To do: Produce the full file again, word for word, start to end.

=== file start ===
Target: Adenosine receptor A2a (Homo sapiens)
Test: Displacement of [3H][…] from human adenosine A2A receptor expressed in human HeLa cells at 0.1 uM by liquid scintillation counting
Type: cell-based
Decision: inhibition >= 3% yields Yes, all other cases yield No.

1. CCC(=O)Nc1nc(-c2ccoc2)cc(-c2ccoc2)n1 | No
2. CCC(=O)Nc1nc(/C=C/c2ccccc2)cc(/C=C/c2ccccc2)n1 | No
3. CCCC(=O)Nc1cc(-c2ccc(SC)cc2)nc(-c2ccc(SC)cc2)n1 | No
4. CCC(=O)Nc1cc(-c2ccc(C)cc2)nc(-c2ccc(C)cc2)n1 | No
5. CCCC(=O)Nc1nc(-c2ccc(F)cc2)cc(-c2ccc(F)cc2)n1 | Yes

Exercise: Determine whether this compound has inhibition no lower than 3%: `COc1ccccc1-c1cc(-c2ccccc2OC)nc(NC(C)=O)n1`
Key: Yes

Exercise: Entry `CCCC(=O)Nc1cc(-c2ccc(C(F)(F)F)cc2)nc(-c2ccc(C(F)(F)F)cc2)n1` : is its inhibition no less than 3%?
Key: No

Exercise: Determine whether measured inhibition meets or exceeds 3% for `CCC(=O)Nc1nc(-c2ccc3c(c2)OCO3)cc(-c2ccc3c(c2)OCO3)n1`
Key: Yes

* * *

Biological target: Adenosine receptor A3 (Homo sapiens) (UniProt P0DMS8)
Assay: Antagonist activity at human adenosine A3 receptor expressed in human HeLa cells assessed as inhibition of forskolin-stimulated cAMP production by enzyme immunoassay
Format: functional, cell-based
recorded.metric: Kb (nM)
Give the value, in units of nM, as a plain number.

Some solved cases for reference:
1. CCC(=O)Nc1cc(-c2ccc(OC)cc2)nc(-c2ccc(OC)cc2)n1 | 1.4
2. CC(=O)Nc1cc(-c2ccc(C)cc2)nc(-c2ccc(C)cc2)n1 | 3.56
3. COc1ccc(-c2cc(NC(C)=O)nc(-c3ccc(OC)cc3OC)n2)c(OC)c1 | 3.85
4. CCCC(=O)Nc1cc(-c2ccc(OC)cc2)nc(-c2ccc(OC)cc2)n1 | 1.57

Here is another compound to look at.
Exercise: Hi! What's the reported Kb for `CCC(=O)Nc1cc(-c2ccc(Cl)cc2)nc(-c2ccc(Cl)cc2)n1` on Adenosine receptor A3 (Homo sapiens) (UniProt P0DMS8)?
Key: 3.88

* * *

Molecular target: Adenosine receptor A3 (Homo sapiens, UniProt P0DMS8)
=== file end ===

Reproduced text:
Target: Adenosine receptor A2a (Homo sapiens)
Test: Displacement of [3H][…] from human adenosine A2A receptor expressed in human HeLa cells at 0.1 uM by liquid scintillation counting
Type: cell-based
Decision: inhibition >= 3% yields Yes, all other cases yield No.

1. CCC(=O)Nc1nc(-c2ccoc2)cc(-c2ccoc2)n1 | No
2. CCC(=O)Nc1nc(/C=C/c2ccccc2)cc(/C=C/c2ccccc2)n1 | No
3. CCCC(=O)Nc1cc(-c2ccc(SC)cc2)nc(-c2ccc(SC)cc2)n1 | No
4. CCC(=O)Nc1cc(-c2ccc(C)cc2)nc(-c2ccc(C)cc2)n1 | No
5. CCCC(=O)Nc1nc(-c2ccc(F)cc2)cc(-c2ccc(F)cc2)n1 | Yes

Exercise: Determine whether this compound has inhibition no lower than 3%: `COc1ccccc1-c1cc(-c2ccccc2OC)nc(NC(C)=O)n1`
Key: Yes

Exercise: Entry `CCCC(=O)Nc1cc(-c2ccc(C(F)(F)F)cc2)nc(-c2ccc(C(F)(F)F)cc2)n1` : is its inhibition no less than 3%?
Key: No

Exercise: Determine whether measured inhibition meets or exceeds 3% for `CCC(=O)Nc1nc(-c2ccc3c(c2)OCO3)cc(-c2ccc3c(c2)OCO3)n1`
Key: Yes

* * *

Biological target: Adenosine receptor A3 (Homo sapiens) (UniProt P0DMS8)
Assay: Antagonist activity at human adenosine A3 receptor expressed in human HeLa cells assessed as inhibition of forskolin-stimulated cAMP production by enzyme immunoassay
Format: functional, cell-based
recorded.metric: Kb (nM)
Give the value, in units of nM, as a plain number.

Some solved cases for reference:
1. CCC(=O)Nc1cc(-c2ccc(OC)cc2)nc(-c2ccc(OC)cc2)n1 | 1.4
2. CC(=O)Nc1cc(-c2ccc(C)cc2)nc(-c2ccc(C)cc2)n1 | 3.56
3. COc1ccc(-c2cc(NC(C)=O)nc(-c3ccc(OC)cc3OC)n2)c(OC)c1 | 3.85
4. CCCC(=O)Nc1cc(-c2ccc(OC)cc2)nc(-c2ccc(OC)cc2)n1 | 1.57

Here is another compound to look at.
Exercise: Hi! What's the reported Kb for `CCC(=O)Nc1cc(-c2ccc(Cl)cc2)nc(-c2ccc(Cl)cc2)n1` on Adenosine receptor A3 (Homo sapiens) (UniProt P0DMS8)?
Key: 3.88

* * *

Molecular target: Adenosine receptor A3 (Homo sapiens, UniProt P0DMS8)